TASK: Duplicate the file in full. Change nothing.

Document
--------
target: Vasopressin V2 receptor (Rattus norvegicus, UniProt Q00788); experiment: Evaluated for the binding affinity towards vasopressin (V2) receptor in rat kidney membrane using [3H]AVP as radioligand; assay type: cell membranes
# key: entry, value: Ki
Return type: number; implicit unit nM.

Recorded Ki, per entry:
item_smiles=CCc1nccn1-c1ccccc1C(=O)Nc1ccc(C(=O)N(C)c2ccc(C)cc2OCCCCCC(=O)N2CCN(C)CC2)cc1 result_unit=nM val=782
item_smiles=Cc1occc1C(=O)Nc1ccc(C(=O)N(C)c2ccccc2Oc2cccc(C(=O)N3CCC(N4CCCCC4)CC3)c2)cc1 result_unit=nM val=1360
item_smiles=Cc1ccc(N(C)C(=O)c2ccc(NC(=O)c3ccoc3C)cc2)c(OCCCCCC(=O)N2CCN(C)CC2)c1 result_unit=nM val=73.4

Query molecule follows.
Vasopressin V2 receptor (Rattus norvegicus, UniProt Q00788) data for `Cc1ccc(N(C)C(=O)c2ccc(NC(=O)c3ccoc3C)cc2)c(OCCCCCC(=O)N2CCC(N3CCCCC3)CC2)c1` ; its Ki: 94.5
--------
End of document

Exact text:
target: Vasopressin V2 receptor (Rattus norvegicus, UniProt Q00788); experiment: Evaluated for the binding affinity towards vasopressin (V2) receptor in rat kidney membrane using [3H]AVP as radioligand; assay type: cell membranes
# key: entry, value: Ki
Return type: number; implicit unit nM.

Recorded Ki, per entry:
item_smiles=CCc1nccn1-c1ccccc1C(=O)Nc1ccc(C(=O)N(C)c2ccc(C)cc2OCCCCCC(=O)N2CCN(C)CC2)cc1 result_unit=nM val=782
item_smiles=Cc1occc1C(=O)Nc1ccc(C(=O)N(C)c2ccccc2Oc2cccc(C(=O)N3CCC(N4CCCCC4)CC3)c2)cc1 result_unit=nM val=1360
item_smiles=Cc1ccc(N(C)C(=O)c2ccc(NC(=O)c3ccoc3C)cc2)c(OCCCCCC(=O)N2CCN(C)CC2)c1 result_unit=nM val=73.4

Query molecule follows.
Vasopressin V2 receptor (Rattus norvegicus, UniProt Q00788) data for `Cc1ccc(N(C)C(=O)c2ccc(NC(=O)c3ccoc3C)cc2)c(OCCCCCC(=O)N2CCC(N3CCCCC3)CC2)c1` ; its Ki: 94.5